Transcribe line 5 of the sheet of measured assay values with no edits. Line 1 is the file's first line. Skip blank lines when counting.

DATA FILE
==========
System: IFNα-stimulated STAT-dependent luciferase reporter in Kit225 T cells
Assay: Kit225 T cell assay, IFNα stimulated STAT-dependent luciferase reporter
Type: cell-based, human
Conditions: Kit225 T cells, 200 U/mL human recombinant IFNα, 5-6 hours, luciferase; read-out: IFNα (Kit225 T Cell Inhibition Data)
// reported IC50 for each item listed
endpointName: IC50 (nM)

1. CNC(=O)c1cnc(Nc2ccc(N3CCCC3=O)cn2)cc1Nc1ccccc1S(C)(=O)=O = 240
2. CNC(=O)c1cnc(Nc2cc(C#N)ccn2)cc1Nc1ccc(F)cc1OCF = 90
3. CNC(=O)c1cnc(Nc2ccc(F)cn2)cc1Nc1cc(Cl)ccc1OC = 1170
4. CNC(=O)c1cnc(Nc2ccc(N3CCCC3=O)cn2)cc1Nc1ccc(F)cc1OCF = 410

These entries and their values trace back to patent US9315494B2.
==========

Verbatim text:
// reported IC50 for each item listed